int flock(int fd, int operation);
A call to flock() may block if an incompatible lock is held by another process. To make a nonblocking request, include LOCK_NB (by ORing) with any of the above operations.
A single file may not simultaneously have both shared and exclusive locks.
Locks created by flock() are associated with an open file table entry. This means that duplicate file descriptors (created by, for example, fork(2) or dup(2)) refer to the same lock, and this lock may be modified or released using any of these descriptors. Furthermore, the lock is released either by an explicit LOCK_UN operation on any of these duplicate descriptors, or when all such descriptors have been closed.
If a process uses open(2) (or similar) to obtain more than one descriptor for the same file, these descriptors are treated independently by flock(). An attempt to lock the file using one of these file descriptors may be denied by a lock that the calling process has already placed via another descriptor.
A process may hold only one type of lock (shared or exclusive) on a file. Subsequent flock() calls on an already locked file will convert an existing lock to the new lock mode.
Locks created by flock() are preserved across an execve(2).
A shared or exclusive lock can be placed on a file regardless of the mode in which the file was opened.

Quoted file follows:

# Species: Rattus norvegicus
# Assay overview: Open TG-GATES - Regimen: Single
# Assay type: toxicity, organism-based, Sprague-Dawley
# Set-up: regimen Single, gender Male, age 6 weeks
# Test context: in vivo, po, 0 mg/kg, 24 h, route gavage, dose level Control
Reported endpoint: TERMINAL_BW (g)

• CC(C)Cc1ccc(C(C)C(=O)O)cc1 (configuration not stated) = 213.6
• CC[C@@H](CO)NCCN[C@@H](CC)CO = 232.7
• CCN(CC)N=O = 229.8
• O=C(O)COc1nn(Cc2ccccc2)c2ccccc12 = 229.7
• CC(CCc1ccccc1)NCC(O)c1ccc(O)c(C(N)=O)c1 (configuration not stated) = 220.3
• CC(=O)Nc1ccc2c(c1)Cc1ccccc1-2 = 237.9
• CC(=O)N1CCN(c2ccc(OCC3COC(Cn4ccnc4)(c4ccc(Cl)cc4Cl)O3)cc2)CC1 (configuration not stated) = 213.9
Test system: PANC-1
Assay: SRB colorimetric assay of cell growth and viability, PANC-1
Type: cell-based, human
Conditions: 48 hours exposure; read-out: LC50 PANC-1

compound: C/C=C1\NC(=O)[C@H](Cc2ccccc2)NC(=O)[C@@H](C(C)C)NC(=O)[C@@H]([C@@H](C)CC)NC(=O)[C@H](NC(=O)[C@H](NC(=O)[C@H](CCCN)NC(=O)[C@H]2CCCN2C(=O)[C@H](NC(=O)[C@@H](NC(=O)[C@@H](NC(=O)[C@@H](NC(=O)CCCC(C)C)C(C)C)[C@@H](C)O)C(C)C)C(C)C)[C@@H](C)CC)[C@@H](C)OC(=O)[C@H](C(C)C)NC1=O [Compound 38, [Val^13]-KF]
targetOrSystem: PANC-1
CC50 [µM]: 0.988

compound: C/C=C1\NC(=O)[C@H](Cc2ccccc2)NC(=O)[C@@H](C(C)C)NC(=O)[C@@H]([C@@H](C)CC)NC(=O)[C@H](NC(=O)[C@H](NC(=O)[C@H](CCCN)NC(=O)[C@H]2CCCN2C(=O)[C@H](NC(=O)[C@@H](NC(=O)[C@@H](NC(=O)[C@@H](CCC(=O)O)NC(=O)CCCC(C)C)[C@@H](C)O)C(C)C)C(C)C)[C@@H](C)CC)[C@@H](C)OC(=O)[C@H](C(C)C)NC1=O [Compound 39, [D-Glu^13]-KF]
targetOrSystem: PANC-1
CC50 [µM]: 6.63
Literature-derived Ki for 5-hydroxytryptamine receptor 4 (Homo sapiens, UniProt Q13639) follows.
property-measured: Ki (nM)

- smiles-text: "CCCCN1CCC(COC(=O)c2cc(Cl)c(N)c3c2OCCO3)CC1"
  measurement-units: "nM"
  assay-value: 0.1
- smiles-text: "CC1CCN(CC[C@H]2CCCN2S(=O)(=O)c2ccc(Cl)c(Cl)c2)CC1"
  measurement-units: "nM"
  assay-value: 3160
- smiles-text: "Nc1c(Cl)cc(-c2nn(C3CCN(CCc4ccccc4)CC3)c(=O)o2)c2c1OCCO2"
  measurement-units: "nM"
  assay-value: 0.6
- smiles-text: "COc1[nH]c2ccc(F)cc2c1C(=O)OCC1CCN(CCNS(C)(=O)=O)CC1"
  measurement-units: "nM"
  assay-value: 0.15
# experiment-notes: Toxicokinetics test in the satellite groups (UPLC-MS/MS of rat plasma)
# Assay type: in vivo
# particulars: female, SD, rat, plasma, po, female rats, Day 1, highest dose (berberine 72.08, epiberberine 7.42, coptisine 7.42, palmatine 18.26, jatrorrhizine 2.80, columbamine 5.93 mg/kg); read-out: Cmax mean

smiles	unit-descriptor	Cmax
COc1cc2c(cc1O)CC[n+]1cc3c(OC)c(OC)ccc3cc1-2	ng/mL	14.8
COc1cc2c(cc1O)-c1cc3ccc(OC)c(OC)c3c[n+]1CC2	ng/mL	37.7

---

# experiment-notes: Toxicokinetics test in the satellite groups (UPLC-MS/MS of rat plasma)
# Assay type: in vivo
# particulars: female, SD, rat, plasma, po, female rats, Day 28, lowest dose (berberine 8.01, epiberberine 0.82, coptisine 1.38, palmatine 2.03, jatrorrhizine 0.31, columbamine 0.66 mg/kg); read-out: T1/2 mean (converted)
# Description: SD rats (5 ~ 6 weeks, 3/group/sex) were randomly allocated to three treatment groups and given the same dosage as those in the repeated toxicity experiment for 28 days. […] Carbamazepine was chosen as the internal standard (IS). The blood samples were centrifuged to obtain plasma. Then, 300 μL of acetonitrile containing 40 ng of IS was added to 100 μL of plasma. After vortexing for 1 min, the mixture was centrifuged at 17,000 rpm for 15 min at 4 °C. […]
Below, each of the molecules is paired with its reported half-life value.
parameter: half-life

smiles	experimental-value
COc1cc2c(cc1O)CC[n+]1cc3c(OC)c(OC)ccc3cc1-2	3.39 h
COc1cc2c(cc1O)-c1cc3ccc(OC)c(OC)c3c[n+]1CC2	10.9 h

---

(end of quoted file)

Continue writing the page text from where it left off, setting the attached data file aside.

Since kernel 2.0, flock() is implemented as a system call in its own right rather than being emulated in the GNU C library as a call to fcntl(2). This yields true BSD semantics: there is no interaction between the types of lock placed by flock() and fcntl(2), and flock() does not detect deadlock.
flock() places advisory locks only; given suitable permissions on a file, a process is free to ignore the use of flock() and perform I/O on the file.
flock() and fcntl(2) locks have different semantics with respect to forked processes and dup(2). On systems that implement flock() using fcntl(2), the semantics of flock() will be different from those described in this manual page.
Converting a lock (shared to exclusive, or vice versa) is not guaranteed to be atomic: the existing lock is first removed, and then a new lock is established. Between these two steps, a pending lock request by another process may be granted, with the result that the conversion either blocks, or fails if LOCK_NB was specified. (This is the original BSD behavior, and occurs on many other implementations.)
Documentation/filesystem/locks.txt in the Linux kernel source tree (Documentation/locks.txt in older kernels)